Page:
This is because case_when tries to recycle all formulas to a common length. The documentation says:

Both LHS and RHS may have the same length of either 1 or n. The value of n must be consistent across all cases. The case of n == 0 is treated as a variant of n != 1.

In your second example you've supplied a 0-length vector as the RHS of one of the formulas and this is the reason that a 0-length vector is returned; it's just a coincidence that the value returned is the same as the RHS of false case.

This behaviour might seem less surprising when considering these examples:

library(dplyr, warn.conflicts = FALSE)

case_when(TRUE ~ 1, FALSE ~ numeric(0))
#> numeric(0)

case_when(TRUE ~ 1, FALSE ~ numeric(1))
#> [1] 1

case_when(TRUE ~ 1, FALSE ~ numeric(2))
#> [1] 1 1

case_when(TRUE ~ 1, FALSE ~ numeric(3))
#> [1] 1 1 1
2

One big difference between case_when and ifelse is that case_when coerces the right-hand side arguments into the same type. From ?case_when:

The RHS does not need to be logical, but all RHSs must evaluate to the same type of vector.

It might also throw errors.

dplyr::case_when(rlang::is_empty(x) ~ 1, !rlang::is_empty(x) ~ "2")
# Error in names(message) <- `*vtmp*` : 
#   'names' attribute [1] must be the same length as the vector [0]
dplyr::case_when(rlang::is_empty(x) ~ "1", !rlang::is_empty(x) ~ "2")
[1] "1"

These messages could for sure be more specific.


As mentioned, this does not explain what I think is a bug within the case_when source code, specifically validate_case_when_length:

m <- dplyr:::validate_case_when_length(query, value, fs, error_call = error_call)

which erroneously returns 0 in this case.

mycase_when <- function (...) 
{
  fs <- dplyr:::compact_null(rlang:::list2(...))
  n <- length(fs)
  error_call <- current_env()
  if (n == 0) {
    abort("No cases provided.", call = error_call)
  }
  query <- vector("list", n)
  value <- vector("list", n)
  default_env <- caller_env()
  quos_pairs <- dplyr:::map2(fs, seq_along(fs), dplyr:::validate_formula, default_env = default_env,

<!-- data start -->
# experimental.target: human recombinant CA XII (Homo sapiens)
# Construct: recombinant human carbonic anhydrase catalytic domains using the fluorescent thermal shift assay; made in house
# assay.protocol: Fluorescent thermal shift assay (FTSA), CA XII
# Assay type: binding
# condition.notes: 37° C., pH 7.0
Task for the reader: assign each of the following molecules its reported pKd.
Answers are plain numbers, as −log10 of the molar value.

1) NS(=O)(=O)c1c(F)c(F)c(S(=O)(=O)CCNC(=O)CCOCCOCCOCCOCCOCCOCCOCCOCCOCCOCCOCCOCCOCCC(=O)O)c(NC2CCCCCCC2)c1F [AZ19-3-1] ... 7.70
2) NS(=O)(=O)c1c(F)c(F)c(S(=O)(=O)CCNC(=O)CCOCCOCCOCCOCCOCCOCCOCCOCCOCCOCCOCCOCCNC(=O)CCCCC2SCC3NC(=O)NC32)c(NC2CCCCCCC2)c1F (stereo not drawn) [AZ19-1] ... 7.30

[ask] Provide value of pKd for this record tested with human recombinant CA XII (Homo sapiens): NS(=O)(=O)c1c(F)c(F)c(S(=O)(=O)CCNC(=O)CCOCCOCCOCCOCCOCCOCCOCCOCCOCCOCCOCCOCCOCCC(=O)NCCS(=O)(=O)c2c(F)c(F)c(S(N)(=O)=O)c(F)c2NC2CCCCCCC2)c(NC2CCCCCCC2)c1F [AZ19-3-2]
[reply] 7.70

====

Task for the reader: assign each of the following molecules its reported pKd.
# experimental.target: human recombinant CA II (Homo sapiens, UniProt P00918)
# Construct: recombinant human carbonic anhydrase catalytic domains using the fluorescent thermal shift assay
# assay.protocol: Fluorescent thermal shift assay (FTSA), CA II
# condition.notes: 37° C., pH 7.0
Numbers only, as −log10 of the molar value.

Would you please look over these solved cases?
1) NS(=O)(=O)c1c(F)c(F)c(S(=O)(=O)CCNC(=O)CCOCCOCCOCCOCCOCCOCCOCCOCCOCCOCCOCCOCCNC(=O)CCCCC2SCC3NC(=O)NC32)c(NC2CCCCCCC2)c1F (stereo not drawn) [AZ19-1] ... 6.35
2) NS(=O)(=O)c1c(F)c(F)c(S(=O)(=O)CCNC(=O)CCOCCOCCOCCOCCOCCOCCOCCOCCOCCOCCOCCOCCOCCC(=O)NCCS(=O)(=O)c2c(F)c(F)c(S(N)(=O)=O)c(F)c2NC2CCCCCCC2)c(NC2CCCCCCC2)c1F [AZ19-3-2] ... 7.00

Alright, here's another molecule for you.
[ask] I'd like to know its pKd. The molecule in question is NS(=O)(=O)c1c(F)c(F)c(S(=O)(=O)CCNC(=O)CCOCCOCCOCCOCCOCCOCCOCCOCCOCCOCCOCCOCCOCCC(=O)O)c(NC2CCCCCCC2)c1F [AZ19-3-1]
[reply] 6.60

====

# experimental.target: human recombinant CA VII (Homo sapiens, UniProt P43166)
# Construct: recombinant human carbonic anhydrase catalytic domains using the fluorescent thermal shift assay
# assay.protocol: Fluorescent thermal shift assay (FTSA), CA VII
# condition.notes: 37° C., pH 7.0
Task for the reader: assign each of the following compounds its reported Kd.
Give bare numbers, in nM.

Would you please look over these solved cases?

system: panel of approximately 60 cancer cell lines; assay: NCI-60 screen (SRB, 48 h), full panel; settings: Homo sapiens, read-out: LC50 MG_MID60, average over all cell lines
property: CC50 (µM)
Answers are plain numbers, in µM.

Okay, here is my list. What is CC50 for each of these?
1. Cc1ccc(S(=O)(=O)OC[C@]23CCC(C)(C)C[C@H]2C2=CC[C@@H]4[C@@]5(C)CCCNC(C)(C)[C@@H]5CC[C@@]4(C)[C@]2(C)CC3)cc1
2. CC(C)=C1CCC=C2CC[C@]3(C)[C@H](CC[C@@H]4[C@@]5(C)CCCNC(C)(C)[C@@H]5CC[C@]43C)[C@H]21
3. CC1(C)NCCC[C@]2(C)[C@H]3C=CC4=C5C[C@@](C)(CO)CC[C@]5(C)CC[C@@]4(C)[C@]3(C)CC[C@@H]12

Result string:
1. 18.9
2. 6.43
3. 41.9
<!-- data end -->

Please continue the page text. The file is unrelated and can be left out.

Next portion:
dots_env = current_env(), error_call = error_call)
  for (i in seq_len(n)) {
    pair <- quos_pairs[[i]]
    query[[i]] <- eval_tidy(pair$lhs, env = default_env)
    value[[i]] <- eval_tidy(pair$rhs, env = default_env)
    if (!is.logical(query[[i]])) {
      abort_case_when_logical(pair$lhs, i, query[[i]], 
                              error_call = error_call)
    }
  }
  m <- dplyr:::validate_case_when_length(query, value, fs, error_call = error_call)
  
  print(paste('m',m))
  
  print(paste('value', value))
  print(paste('value[[1]][1]', value[[1]][1]))
  out <- value[[1]][rep(NA_integer_, m)]
  replaced <- rep(FALSE, m)
  print(paste('out 1',out))
  for (i in seq_len(n)) {
    out <- dplyr:::replace_with(out, query[[i]] & !replaced, value[[i]], 
                        NULL, error_call = error_call)
    replaced <- replaced | (query[[i]] & !is.na(query[[i]]))
  }
#  print(paste('out 2',out))
  out
}

mycase_when(rlang::is_empty(x) ~ "Empty", !rlang::is_empty(x) ~ "Not empty")
mycase_when(rlang::is_empty(x) ~ "Empty", !rlang::is_empty(x) ~ x)
mycase_when(rlang::is_empty(x) ~ "Empty", !rlang::is_empty(x) ~ "Not empty")
[1] "m 1"
[1] "value Empty"     "value Not empty"
[1] "value[[1]][1] Empty"
[1] "out 1 NA"
[1] "Empty"
mycase_when(rlang::is_empty(x) ~ "Empty", !rlang::is_empty(x) ~ x)
[1] "m 0"
[1] "value Empty"        "value character(0)"
[1] "value[[1]][1] Empty"
[1] "out 1 "
character(0)
2
  • 2
    But then that does not explain the unexpected result of dplyr::case_when(rlang::is_empty(x) ~ "Empty", TRUE ~ x), does it?
    – Maël
    Aug 16 at 8:05
  • 1
    True. see the edits
    – gaut
    Aug 16 at 8:30